Kids who love trains will relish the opportunity to descend into one of New York City’s late, great subway stations (it was decommissioned in the 1920s) and immerse themselves in all things train at the New York Transit Museum. Opened in 1976 for the country’s Bicentennial celebration, the museum has managed to maintain the public’s interest for nearly 40 years now, thanks in large part (no doubt) to such cool collection pieces as a 12-seat bus, a child-sized trolley, and a refurbished 1960s “Fishbowl” bus cab.

Liberty Science Center
New Jersey Is Now Home to the Western Hemisphere's Largest Planetarium
Liberty Science Center
Liberty Science Center

Space-loving tourists often travel to Manhattan to visit the Hayden Planetarium at the American Museum of Natural History. But starting December 9, they’ll be able to get their fill of stars and planets in nearby Jersey City. As Astronomy reports, New Jersey’s second-most-populous city is now home to the largest planetarium in the Western Hemisphere, and the fourth largest in the world.

The Liberty Science Center in Jersey City, an interactive science museum in Liberty State Park, opened in 1993. It’s home to 12 museum exhibition halls, aquariums, a live animal collection, and an IMAX dome theater. On July 31, 2017, the theater was closed for extensive renovations, thanks to a $5 million gift from an altruistic former high school teacher-turned-philanthropist, Jennifer Chalsty, who’s served as a science center trustee since 2004.

Renamed the Jennifer Chalsty Planetarium, the IMAX theater received a digital upgrade and a brand-new screen, and was provided with the requisite technology to serve as a planetarium. The theater’s dome is 60 feet high, with a diameter of 89 feet, and its 10-projector system broadcasts onto a 12,345-square-foot domed screen.

There are only three planetariums in the world that are larger than the Jennifer Chalsty Planetarium, and they’re all located in China and Japan. “You can fit any other planetarium in the Western Hemisphere inside the Jennifer Chalsty Planetarium,” said Paul Hoffman, the science center's president and CEO, in a press release. “Add in the state-of-the-art technology and you have a spectacular unique theater like none other in the world. Visitors will be able to fly through the universe, experience the grandness and vastness of space, roam planetary surfaces, navigate asteroid fields, and watch the latest full-dome movies."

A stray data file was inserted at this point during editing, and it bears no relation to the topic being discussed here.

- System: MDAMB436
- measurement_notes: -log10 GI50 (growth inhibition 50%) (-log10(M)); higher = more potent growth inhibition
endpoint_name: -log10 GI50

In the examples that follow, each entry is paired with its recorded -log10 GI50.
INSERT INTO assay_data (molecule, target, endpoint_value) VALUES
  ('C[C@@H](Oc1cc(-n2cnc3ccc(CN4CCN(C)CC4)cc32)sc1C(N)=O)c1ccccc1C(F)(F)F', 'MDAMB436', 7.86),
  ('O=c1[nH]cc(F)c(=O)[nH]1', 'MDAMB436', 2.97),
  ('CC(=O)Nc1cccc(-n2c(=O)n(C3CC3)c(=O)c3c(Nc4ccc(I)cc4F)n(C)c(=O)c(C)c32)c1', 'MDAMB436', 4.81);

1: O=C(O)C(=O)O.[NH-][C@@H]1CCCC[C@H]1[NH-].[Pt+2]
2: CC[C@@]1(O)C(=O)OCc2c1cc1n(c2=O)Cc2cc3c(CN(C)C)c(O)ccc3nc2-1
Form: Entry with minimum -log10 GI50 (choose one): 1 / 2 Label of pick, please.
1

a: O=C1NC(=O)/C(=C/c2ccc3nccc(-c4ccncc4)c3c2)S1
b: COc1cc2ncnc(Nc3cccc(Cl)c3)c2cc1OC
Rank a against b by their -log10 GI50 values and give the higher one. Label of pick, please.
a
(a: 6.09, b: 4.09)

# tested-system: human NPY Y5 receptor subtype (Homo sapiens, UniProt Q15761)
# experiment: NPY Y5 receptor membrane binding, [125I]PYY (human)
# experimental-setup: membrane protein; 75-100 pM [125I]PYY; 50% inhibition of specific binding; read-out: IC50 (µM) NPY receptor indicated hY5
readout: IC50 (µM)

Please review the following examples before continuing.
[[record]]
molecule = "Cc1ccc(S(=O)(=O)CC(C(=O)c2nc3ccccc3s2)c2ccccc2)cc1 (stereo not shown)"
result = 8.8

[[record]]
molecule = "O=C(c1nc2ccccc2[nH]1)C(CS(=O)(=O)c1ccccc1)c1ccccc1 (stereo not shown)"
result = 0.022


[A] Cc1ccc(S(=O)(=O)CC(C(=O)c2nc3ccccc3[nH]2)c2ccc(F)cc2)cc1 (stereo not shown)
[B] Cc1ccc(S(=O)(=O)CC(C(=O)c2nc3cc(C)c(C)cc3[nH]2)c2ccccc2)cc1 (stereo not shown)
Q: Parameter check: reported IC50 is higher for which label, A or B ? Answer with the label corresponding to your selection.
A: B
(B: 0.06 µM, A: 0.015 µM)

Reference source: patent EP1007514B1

[h/t Astronomy]

Screenshot via Mount Vernon/Vimeo
The Funky History of George Washington's Fake Teeth
Screenshot via Mount Vernon/Vimeo
Screenshot via Mount Vernon/Vimeo

George Washington may have the most famous teeth—or lack thereof—in American history. But counter to what you may have heard about the Founding Father's ill-fitting dentures, they weren't made of wood. In fact, he had several sets of dentures throughout his life, none of which were originally trees. And some of them are still around. The historic Mount Vernon estate holds the only complete set of dentures that has survived the centuries, and the museum features a video that walks through old George's dental history.

Likely due to genetics, poor diet, and dental disease, Washington began losing his original teeth when he was still a young man. By the time he became president in 1789, he only had one left in his mouth. The dentures he purchased to replace his teeth were the most scientifically advanced of the time, but in the late 18th century, that didn't mean much.

They didn't fit well, which caused him pain, and made it difficult to eat and talk. The dentures also changed the way Washington looked. They disfigured his face, causing his lips to noticeably stick out. But that doesn't mean Washington wasn't grateful for them. When he finally lost his last surviving tooth, he sent it to his dentist, John Greenwood, who had made him dentures of hippo ivory, gold, and brass that accommodated the remaining tooth while it still lived. (The lower denture of that particular pair is now held at the New York Academy of Medicine.)

A set of historic dentures
George Washington's Mount Vernon

These days, no one would want to wear dentures like the ones currently held at Mount Vernon (above). They're made of materials that would definitely leave a bad taste in your mouth. The base that fit the fake teeth into the jaw was made of lead. The top teeth were sourced from horses or donkeys, and the bottom were from cows and—wait for it—people.

These teeth actually deteriorated themselves, revealing the wire that held them together. The dentures open and shut thanks to metal springs, but because they were controlled by springs, if he wanted to keep his mouth shut, Washington had to permanently clench his jaw. You can get a better idea of how the contraption worked in the video from Mount Vernon below.

Washington's Dentures from Mount Vernon on Vimeo.

There are plenty of lessons we can learn from the life of George Washington, but perhaps the most salient is this: You should definitely, definitely floss.